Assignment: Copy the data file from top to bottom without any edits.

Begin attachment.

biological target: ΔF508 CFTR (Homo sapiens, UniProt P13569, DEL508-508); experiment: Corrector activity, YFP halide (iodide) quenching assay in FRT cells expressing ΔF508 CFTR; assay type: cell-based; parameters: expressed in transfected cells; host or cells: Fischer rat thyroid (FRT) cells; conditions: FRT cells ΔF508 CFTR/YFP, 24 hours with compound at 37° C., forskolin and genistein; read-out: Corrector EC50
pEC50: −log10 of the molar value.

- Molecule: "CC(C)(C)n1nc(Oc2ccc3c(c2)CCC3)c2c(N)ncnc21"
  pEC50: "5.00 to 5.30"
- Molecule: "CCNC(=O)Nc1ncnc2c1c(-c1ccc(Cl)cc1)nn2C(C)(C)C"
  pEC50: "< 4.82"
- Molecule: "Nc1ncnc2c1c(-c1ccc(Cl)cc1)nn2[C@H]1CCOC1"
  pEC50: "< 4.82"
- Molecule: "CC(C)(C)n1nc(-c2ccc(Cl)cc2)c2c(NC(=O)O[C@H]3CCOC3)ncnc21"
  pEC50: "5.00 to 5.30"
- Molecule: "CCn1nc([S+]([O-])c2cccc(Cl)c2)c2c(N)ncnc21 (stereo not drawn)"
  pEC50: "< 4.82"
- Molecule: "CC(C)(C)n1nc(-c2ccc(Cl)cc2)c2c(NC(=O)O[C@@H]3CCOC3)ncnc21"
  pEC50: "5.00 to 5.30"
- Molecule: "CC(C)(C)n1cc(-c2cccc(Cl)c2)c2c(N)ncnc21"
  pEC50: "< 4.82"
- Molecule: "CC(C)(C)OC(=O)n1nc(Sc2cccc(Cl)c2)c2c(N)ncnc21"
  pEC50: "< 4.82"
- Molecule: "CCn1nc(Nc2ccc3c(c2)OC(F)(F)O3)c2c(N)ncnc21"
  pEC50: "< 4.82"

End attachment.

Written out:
biological target: ΔF508 CFTR (Homo sapiens, UniProt P13569, DEL508-508); experiment: Corrector activity, YFP halide (iodide) quenching assay in FRT cells expressing ΔF508 CFTR; assay type: cell-based; parameters: expressed in transfected cells; host or cells: Fischer rat thyroid (FRT) cells; conditions: FRT cells ΔF508 CFTR/YFP, 24 hours with compound at 37° C., forskolin and genistein; read-out: Corrector EC50
pEC50: −log10 of the molar value.

- Molecule: "CC(C)(C)n1nc(Oc2ccc3c(c2)CCC3)c2c(N)ncnc21"
  pEC50: "5.00 to 5.30"
- Molecule: "CCNC(=O)Nc1ncnc2c1c(-c1ccc(Cl)cc1)nn2C(C)(C)C"
  pEC50: "< 4.82"
- Molecule: "Nc1ncnc2c1c(-c1ccc(Cl)cc1)nn2[C@H]1CCOC1"
  pEC50: "< 4.82"
- Molecule: "CC(C)(C)n1nc(-c2ccc(Cl)cc2)c2c(NC(=O)O[C@H]3CCOC3)ncnc21"
  pEC50: "5.00 to 5.30"
- Molecule: "CCn1nc([S+]([O-])c2cccc(Cl)c2)c2c(N)ncnc21 (stereo not drawn)"
  pEC50: "< 4.82"
- Molecule: "CC(C)(C)n1nc(-c2ccc(Cl)cc2)c2c(NC(=O)O[C@@H]3CCOC3)ncnc21"
  pEC50: "5.00 to 5.30"
- Molecule: "CC(C)(C)n1cc(-c2cccc(Cl)c2)c2c(N)ncnc21"
  pEC50: "< 4.82"
- Molecule: "CC(C)(C)OC(=O)n1nc(Sc2cccc(Cl)c2)c2c(N)ncnc21"
  pEC50: "< 4.82"
- Molecule: "CCn1nc(Nc2ccc3c(c2)OC(F)(F)O3)c2c(N)ncnc21"
  pEC50: "< 4.82"